There will be those who nod and think, “Ah, but I am different; I know that it is all a dance of masks, and I delight in misleading people who want me to conform to their little worlds; who want to give me a bit part in their little play, which after all has them as the starring actor.” So who’s the starring actor in your own life? The jaded cynic is only ‘drawn’ that way because it suits their narrative. [I do love that line from Jessica Rabbit, in “Who Framed Roger Rabbit?”] If we don’t discover our narratives, we can’t say we know ourselves, and we can’t say we are anything but slaves to the world.

So not only do we have to answer “Where am I going?” and “Who or what is it that is ‘going’, anyway?” but also “Whose narrative is it that I am living?” Is it truly your own narrative, or is it one that you have adopted, piecemeal, from what you perceived that others expected? Not necessarily expected of you, but of human existence in general. Is it possible that everything you have adopted and accepted as a ‘life goal’ is merely someone else’s invention?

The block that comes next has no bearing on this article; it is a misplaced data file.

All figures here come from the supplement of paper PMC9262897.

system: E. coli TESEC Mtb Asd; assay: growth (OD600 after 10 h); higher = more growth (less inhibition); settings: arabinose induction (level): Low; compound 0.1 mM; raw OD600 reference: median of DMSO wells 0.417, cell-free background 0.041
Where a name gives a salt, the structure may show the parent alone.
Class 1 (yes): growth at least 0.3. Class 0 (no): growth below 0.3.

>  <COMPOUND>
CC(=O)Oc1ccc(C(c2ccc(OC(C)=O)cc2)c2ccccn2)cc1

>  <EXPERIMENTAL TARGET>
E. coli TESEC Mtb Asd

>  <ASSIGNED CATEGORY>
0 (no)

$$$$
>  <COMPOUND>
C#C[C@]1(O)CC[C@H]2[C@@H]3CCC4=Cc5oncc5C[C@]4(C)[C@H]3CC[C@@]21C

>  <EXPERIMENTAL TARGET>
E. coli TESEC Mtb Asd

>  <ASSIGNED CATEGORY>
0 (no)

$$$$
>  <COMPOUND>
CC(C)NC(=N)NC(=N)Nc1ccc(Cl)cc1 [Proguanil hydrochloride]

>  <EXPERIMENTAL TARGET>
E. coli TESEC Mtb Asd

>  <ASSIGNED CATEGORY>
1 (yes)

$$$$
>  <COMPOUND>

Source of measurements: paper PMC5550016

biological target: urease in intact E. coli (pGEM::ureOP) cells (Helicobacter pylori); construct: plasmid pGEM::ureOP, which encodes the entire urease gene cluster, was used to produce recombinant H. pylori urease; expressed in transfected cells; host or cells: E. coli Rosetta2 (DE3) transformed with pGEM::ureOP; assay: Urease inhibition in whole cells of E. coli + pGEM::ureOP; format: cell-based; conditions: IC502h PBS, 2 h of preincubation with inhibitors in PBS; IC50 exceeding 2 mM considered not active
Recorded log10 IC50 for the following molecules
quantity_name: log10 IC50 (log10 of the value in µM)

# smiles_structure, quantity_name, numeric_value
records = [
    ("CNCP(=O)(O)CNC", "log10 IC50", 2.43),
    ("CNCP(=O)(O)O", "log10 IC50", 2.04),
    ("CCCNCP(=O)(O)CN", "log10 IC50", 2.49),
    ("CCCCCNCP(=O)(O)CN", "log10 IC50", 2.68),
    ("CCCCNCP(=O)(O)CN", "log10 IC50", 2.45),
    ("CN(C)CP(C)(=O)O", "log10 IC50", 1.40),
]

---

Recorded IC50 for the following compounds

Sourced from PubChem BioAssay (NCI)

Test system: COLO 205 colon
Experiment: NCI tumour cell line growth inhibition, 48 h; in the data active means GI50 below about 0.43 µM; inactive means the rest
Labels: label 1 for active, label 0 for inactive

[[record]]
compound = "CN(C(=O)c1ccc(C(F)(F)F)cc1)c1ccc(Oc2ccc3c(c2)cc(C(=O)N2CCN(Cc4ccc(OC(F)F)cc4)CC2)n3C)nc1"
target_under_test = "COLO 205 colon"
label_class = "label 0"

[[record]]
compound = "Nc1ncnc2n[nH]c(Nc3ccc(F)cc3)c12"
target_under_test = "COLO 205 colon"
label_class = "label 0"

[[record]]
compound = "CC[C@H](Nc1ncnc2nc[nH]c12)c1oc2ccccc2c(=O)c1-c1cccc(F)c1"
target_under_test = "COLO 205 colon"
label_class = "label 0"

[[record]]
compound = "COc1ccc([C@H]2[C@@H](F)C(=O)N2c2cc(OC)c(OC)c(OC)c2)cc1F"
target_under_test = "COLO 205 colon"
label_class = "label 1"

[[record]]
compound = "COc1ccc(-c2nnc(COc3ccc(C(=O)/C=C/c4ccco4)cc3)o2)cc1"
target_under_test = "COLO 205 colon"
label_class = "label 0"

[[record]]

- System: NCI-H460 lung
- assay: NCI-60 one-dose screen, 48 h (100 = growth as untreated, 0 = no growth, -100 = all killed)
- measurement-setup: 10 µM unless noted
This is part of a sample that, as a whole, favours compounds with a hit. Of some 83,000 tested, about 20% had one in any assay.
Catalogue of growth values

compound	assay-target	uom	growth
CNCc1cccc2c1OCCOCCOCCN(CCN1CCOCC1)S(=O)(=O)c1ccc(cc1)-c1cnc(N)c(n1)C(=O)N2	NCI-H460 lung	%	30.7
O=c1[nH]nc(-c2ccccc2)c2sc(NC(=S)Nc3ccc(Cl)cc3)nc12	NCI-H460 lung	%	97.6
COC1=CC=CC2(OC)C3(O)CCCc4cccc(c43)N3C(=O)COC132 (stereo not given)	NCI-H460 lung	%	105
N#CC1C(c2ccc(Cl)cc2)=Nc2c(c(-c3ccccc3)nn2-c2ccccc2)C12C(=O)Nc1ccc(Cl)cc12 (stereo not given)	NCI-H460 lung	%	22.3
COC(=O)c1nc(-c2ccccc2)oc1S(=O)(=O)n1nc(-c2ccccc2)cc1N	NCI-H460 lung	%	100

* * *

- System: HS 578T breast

So once again, I ask, “Do you know where you are going? Do you know who it is that is ‘going’? Do you even know who defined the narrative you are following: the goals that you have adopted?”

If, on review, you decide that you don’t actually ‘know’ the answers to any of those questions, then “Bravo!” You have a chance to be human. You had that chance before, but now – crucially – you know it. All you have to do now is to attempt, earnestly, to answer those questions. And remember that you want to.

Featured image from Shutterstock.

Author: sbwheeler

Retired IT consultant.